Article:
Located on old Route 66 in Flagstaff, Arizona is the Hotel Monte Vista. Constructed in 1926 and opened on New Year's Day, 1927, the building is listed on the National Register of Historic Places. The hotel has played host to such notable people as John Wayne, Bob Hope, Gary Cooper, Humphry Bogart, Lee Marvin, Jane Russell, and President Harry Truman, but all of its many distinguished and famous guests came and left after a brief stay. What the Hotel Monte Vista is most famous for are the guests who came and never left.

The Phantom Bellboy - Many guests over the years, especially those staying on the 2nd floor, have reported a knocking at their door and then hearing a faint, muffled announcement, "Room service," but when they open the door, nobody is there. One guest reported he just happened to be walking toward the door in the act of leaving his room when he was startled to hear the knock and voice. He opened his door within 2 seconds and just like all the other reports, nobody was there and no one was in the hall. It couldn't have been someone playing a trick because a person could not have ran away fast enough to not be seen. Even John Wayne reported having the same experience. According to him, when he opened his door, nobody was there, but he could feel a presence as if someone unseen was standing there. The Duke said he didn't feel threatened at all and it seemed to him the ghost was actually a friendly sort.

The Little Boy - Guests have for years reported seeing a little boy wearing "old fashioned" clothes wandering around the halls. Sometimes his voice can be heard as he looks up toward an invisible grownup person beside him. His mumbled words can't be made out, but everyone says it appears and sounds for all the world like he is looking up and talking to his mother. Occasionally a guest reports they were walking down a hall when they felt a cold little hand grasp theirs and when they jump and turn around, the ghostly image of a little boy abruptly vanishes.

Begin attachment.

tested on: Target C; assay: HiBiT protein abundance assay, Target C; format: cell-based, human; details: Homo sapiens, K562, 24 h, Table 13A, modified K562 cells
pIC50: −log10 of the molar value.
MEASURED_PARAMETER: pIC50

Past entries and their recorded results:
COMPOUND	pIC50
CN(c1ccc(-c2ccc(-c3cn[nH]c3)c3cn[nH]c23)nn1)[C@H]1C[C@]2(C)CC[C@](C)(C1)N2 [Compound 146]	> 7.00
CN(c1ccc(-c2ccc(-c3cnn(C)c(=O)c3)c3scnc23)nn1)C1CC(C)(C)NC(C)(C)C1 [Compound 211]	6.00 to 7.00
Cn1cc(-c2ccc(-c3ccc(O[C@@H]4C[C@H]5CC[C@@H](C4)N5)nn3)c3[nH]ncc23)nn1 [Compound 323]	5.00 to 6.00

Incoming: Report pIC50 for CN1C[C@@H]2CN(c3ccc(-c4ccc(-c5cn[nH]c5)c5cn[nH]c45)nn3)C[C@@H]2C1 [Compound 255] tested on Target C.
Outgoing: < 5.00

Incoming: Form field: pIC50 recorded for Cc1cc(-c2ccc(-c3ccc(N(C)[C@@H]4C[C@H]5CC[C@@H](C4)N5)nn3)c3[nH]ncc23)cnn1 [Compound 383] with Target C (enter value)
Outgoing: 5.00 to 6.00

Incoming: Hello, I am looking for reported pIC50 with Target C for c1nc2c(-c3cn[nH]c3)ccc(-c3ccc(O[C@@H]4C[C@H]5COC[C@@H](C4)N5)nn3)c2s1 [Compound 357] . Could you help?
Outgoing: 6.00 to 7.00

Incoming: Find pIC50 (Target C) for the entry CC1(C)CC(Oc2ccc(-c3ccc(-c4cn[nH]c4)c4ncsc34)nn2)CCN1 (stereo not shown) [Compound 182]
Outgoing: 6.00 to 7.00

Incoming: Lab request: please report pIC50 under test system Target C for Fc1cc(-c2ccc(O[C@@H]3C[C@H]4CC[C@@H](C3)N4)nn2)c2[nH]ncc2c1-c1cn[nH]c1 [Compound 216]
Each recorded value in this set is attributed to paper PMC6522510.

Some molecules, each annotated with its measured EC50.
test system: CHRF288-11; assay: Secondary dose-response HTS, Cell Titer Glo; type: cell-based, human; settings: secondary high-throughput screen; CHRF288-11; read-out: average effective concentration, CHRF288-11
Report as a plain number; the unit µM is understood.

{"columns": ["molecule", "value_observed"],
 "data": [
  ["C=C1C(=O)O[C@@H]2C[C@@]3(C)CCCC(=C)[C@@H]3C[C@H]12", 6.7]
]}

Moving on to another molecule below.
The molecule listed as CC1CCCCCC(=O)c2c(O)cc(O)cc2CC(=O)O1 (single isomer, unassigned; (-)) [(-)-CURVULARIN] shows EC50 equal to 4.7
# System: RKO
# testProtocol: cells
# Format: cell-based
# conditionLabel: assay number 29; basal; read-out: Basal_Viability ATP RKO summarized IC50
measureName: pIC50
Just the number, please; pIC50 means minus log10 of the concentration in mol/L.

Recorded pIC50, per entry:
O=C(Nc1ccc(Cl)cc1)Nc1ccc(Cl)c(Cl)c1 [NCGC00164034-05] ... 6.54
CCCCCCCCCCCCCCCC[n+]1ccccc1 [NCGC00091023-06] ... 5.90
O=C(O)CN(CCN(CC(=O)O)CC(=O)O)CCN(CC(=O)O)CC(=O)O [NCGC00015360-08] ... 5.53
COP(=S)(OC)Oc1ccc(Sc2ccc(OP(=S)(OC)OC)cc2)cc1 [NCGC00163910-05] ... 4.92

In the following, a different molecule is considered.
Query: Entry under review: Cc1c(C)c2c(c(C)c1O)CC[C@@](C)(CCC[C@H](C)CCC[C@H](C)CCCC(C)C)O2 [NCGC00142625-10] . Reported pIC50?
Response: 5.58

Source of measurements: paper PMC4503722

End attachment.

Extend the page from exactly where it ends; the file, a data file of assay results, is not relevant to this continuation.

The Rocking Chair - By all accounts, Room 305 is the most active room. There have been numerous reports by guests of seeing an old woman sitting beside a window in an old rocking chair. Sometimes the woman can't be seen, but the chair consistently rocks back and forth all by itself. Some unwary guests have been so unnerved by being awakened in the middle of the night by the sound of the chair creaking as it rocks that they went down to the desk in their night clothes demanding someone come back to the room with them and move themselves and their belongings to a different room. Cleaning staff consistently report moving the chair to a different place in the room only to return later to find it back exactly where it had been even though the room had been locked and nobody had been in it. Historical hotel records indicate that an elderly woman was once a long-term border in room 305 and she spent countless hours sitting in that same rocking chair staring out the window. Nobody knows what she was looking at or who she was waiting for. Evidentially she waits and watches for that person even in death.

Baby in the Basement - Probably the most unnerving of all the haunts is that of a crying baby in the basement. Reported time and again by maintenance and laundry personnel, there is never a reason found for the sound, no records exist showing a baby died in the basement, but people are often driven upstairs to escape the pitiful and incessant crying of an infant.  Turnover is normally rather high among staff performing these jobs at any hotel, but it is not uncommon at the Hotel Monte Vista for the personnel to come into the office visibly shaken, turn in their hotel key and quit on the spot while saying, "I can't take it anymore!"

Ghostly Dancers - Lounge staff and patrons have often seen the ghostly apparition of a man and woman dressed in period clothing slowly swaying to music only they can hear out on the dance floor. Their clothing is formal and they are seen laughing as they dance, holding each other close for all eternity.